### How it works:

([?0*n]*2*s).chop    # Padding: add leading and trailing
# zeros, then remove the last one
.scan(/.{#{n}}/)     # Split the string into chunks
# of length n
+["%0#{n}b"%n]       # Add the trailing block
.reduce{|s,x|g[s+x]} # Apply the hashing function
# repeatedly


# Jelly, 23 bytes

0Ṿ;s;BṾ€ṚWƲ}z”0ZU0¦;Ç¥/


Try it online!

Accepts $$\\mathcal H\$$ at the line above it, $$\s\$$ as its left argument, and $$\n\$$ as its right argument.

# Bash, 127-ε bytes

Z=printf %0*d $1 R=$Z
while IFS= read -rn$1 c;do R=$R$c$Z;R=H<<<${R::2*$1};done
H< <(printf $R%0*d$1 bc <<<"obase=2;$1")  Try it online! This works as a program/function/script/snippet. H must be resolveable to a program or function that will perform the hashing. N is the argument. Example call: $ H() {
>   sed 's/.$$.$$/\1/g'
> }
$./wherever_you_put_the_script.sh 5 <<< "Programming Puzzles" # if you add a shebang Pe011  Description: Z=printf %0*d$1


This creates a string of $1 zeroes. This works by calling printf and telling it to print an integer padded to extra argument width. That extra argument we pass is $1, the argument to the program/function/script which stores n.

R=$Z  This merely copies Z, our zero string, to R, our result string, in preparation for the hashing loop. while IFS= read -rn$1 c; do


This loops over the input every $1 (n) characters loading the read characters into c. If the input ends then c merely ends up too short. The r option ensures that any special characters in the input don't get bash-interpreted. This is the -ε in the title - that r isn't strictly necessary, but makes the function more accurately match the input. R=$R$c$Z


This concatenates the n characters read from input to R along with zeroes for padding (too many zeroes for now).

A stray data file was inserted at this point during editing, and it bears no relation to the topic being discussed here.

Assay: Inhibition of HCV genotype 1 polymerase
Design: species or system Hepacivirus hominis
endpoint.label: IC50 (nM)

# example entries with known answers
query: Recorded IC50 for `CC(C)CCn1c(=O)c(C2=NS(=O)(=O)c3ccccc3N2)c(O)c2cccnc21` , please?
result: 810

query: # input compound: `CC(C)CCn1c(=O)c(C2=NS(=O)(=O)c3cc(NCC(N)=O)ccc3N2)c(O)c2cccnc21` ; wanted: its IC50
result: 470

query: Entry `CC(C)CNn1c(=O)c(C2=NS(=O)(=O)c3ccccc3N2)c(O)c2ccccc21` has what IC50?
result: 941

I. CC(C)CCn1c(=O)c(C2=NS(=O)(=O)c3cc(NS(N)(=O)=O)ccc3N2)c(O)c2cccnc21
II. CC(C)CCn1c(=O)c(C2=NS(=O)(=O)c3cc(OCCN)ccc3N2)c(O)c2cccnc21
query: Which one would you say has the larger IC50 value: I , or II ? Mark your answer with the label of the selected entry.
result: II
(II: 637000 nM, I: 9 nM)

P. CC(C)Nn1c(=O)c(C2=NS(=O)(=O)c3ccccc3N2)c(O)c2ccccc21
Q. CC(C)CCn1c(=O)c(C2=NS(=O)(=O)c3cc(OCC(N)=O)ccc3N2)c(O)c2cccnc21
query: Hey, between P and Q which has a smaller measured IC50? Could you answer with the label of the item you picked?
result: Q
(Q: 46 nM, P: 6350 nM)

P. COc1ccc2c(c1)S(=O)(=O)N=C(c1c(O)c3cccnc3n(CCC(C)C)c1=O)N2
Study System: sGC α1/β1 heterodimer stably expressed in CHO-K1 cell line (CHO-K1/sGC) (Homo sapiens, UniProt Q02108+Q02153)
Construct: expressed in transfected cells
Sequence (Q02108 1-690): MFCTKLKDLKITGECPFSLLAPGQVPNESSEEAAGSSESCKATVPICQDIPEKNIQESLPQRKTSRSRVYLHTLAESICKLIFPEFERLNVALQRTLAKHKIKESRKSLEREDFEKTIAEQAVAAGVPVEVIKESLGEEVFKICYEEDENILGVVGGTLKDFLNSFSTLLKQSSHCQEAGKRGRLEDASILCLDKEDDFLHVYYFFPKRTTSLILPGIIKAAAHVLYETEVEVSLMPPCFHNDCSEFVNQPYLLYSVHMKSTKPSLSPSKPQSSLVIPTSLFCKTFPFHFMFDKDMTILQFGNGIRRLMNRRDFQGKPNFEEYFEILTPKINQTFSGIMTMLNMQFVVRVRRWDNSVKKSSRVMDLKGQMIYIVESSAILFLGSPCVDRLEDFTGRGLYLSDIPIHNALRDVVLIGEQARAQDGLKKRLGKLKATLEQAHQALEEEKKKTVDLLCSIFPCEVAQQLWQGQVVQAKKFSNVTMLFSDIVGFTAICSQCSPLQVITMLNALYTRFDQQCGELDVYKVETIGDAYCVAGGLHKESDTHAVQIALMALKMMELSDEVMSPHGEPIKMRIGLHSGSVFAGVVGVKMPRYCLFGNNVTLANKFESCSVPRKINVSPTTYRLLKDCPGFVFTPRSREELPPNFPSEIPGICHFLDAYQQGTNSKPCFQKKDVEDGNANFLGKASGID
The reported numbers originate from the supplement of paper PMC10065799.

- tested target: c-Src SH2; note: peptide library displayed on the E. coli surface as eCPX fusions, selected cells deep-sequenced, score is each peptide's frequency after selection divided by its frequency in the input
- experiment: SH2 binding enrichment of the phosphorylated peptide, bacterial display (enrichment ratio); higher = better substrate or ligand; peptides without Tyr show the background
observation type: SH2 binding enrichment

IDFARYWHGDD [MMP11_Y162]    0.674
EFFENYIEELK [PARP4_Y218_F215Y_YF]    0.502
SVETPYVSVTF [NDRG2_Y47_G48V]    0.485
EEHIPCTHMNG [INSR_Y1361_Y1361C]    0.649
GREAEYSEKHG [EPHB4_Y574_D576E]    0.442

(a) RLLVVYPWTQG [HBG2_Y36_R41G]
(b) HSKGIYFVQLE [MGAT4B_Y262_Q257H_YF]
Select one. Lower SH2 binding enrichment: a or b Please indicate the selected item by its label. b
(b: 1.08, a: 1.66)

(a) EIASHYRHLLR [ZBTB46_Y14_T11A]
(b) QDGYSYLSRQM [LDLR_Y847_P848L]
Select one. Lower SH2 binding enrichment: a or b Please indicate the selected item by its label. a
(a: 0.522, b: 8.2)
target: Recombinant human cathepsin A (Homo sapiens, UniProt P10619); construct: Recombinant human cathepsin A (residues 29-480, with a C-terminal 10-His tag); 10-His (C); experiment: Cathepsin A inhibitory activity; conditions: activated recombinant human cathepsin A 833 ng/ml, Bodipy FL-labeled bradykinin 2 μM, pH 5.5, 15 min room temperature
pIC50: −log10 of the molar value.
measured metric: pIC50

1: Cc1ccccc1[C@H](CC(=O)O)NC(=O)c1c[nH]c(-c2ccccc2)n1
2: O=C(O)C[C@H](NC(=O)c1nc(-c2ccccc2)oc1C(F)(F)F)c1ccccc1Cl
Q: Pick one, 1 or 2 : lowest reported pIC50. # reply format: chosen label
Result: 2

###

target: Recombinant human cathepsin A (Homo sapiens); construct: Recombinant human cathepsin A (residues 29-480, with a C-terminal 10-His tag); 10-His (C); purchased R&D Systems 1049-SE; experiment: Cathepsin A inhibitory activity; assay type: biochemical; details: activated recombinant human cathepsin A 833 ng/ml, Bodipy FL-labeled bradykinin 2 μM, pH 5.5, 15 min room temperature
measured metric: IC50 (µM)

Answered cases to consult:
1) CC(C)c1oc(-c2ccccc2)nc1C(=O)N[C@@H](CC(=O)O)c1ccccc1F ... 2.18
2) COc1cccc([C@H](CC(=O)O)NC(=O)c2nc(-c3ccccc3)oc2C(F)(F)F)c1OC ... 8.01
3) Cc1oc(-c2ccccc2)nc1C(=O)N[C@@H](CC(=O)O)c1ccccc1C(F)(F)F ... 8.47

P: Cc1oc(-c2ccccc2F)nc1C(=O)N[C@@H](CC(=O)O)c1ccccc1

R=H<<<${R::2*$1};done


This uses a here string as input to the hash function. The contents ${R::2*$1} are a somewhat esoteric bash parameter substitution which reads: R, starting from 0, only 2n characters.

Here the loop ends and we finish with:

H< <(printf $R%0*d$1 bc <<<"obase=2;$1")  Here the same format string trick is used to 0 pad the number. bc is used to convert it to binary by setting the output base (obase) to 2. The result is passed to the hash function/program whose output is not captured and thus is shown to the user. • Why "127-ε"? Why not just "127"? Commented Oct 11, 2018 at 1:02 • I don't know. I was on the fence about the necessity of the r flag. I figured 1 byte doesn't really matter, but if pushed I could shave it. Commented Oct 11, 2018 at 1:03 • For the read command? Commented Oct 11, 2018 at 1:12 • Because without it a  in the input will be interpreted instead of ignored, so they'd have to be escaped. Commented Oct 11, 2018 at 1:15 • Maybe add a note about that? Commented Oct 11, 2018 at 1:17 # Pyth, 24 bytes Since Pyth doesn't allow H to be used for a function name, I use y instead. uy+GH+c.[E=ZQQ.[ZQ.BQ*Z  Try it online! Example is with the "every second character" version of H. # Perl 6, 79 68 bytes {reduce &^h o&[~],comb 0 x$^n~$^s~$n.fmt("%.{$n-$s.comb%-$n}b"):$n}


Try it online!

### Explanation

{
reduce         # Reduce with
&^h o&[~],   # composition of string concat and hash function
comb         # Split string
0 x$^n # Zero repeated n times ~$^s       # Append input string s
~$n.fmt(" # Append n formatted %. # with leading zeroes, {$n             # field width n for final chunk
-$s.comb%-$n}  # -(len(s)%-n) for padding,
b")      # as binary number
:          # Method call with colon syntax
$n # Split into substrings of length n }  # GolfScript, 47 bytes ~:π'0'*:s\+s+π/);[sπ2base{48+}%+0π->]+{+1$~}*\;